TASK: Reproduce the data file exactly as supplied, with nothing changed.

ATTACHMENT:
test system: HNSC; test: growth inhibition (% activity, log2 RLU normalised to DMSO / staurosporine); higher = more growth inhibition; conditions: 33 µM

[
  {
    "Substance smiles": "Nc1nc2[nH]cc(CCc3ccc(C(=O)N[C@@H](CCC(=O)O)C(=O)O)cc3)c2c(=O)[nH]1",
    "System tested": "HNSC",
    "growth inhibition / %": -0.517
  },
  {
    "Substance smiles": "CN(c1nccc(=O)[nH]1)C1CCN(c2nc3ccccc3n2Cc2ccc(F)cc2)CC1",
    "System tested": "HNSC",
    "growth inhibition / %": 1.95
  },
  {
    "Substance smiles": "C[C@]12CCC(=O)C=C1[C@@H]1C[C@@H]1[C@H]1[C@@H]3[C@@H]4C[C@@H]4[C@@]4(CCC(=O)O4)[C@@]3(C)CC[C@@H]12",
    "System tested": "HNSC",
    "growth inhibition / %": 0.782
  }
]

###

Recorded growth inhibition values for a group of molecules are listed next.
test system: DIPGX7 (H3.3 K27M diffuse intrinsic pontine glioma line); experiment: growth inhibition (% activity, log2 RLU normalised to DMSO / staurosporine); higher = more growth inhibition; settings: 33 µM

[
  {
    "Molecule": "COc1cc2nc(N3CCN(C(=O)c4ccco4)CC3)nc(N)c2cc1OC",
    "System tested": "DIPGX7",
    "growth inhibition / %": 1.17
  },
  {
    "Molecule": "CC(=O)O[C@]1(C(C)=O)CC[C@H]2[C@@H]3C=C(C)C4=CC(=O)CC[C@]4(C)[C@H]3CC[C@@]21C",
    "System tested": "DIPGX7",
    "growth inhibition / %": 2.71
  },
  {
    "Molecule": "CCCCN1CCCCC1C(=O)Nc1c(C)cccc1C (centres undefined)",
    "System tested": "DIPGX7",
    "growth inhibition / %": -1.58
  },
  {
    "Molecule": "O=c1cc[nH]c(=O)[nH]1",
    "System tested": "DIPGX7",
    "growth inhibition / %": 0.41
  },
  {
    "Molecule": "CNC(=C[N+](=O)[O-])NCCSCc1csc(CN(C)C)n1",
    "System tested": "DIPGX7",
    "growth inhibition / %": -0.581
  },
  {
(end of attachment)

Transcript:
test system: HNSC; test: growth inhibition (% activity, log2 RLU normalised to DMSO / staurosporine); higher = more growth inhibition; conditions: 33 µM

[
  {
    "Substance smiles": "Nc1nc2[nH]cc(CCc3ccc(C(=O)N[C@@H](CCC(=O)O)C(=O)O)cc3)c2c(=O)[nH]1",
    "System tested": "HNSC",
    "growth inhibition / %": -0.517
  },
  {
    "Substance smiles": "CN(c1nccc(=O)[nH]1)C1CCN(c2nc3ccccc3n2Cc2ccc(F)cc2)CC1",
    "System tested": "HNSC",
    "growth inhibition / %": 1.95
  },
  {
    "Substance smiles": "C[C@]12CCC(=O)C=C1[C@@H]1C[C@@H]1[C@H]1[C@@H]3[C@@H]4C[C@@H]4[C@@]4(CCC(=O)O4)[C@@]3(C)CC[C@@H]12",
    "System tested": "HNSC",
    "growth inhibition / %": 0.782
  }
]

###

Recorded growth inhibition values for a group of molecules are listed next.
test system: DIPGX7 (H3.3 K27M diffuse intrinsic pontine glioma line); experiment: growth inhibition (% activity, log2 RLU normalised to DMSO / staurosporine); higher = more growth inhibition; settings: 33 µM

[
  {
    "Molecule": "COc1cc2nc(N3CCN(C(=O)c4ccco4)CC3)nc(N)c2cc1OC",
    "System tested": "DIPGX7",
    "growth inhibition / %": 1.17
  },
  {
    "Molecule": "CC(=O)O[C@]1(C(C)=O)CC[C@H]2[C@@H]3C=C(C)C4=CC(=O)CC[C@]4(C)[C@H]3CC[C@@]21C",
    "System tested": "DIPGX7",
    "growth inhibition / %": 2.71
  },
  {
    "Molecule": "CCCCN1CCCCC1C(=O)Nc1c(C)cccc1C (centres undefined)",
    "System tested": "DIPGX7",
    "growth inhibition / %": -1.58
  },
  {
    "Molecule": "O=c1cc[nH]c(=O)[nH]1",
    "System tested": "DIPGX7",
    "growth inhibition / %": 0.41
  },
  {
    "Molecule": "CNC(=C[N+](=O)[O-])NCCSCc1csc(CN(C)C)n1",
    "System tested": "DIPGX7",
    "growth inhibition / %": -0.581
  },
  {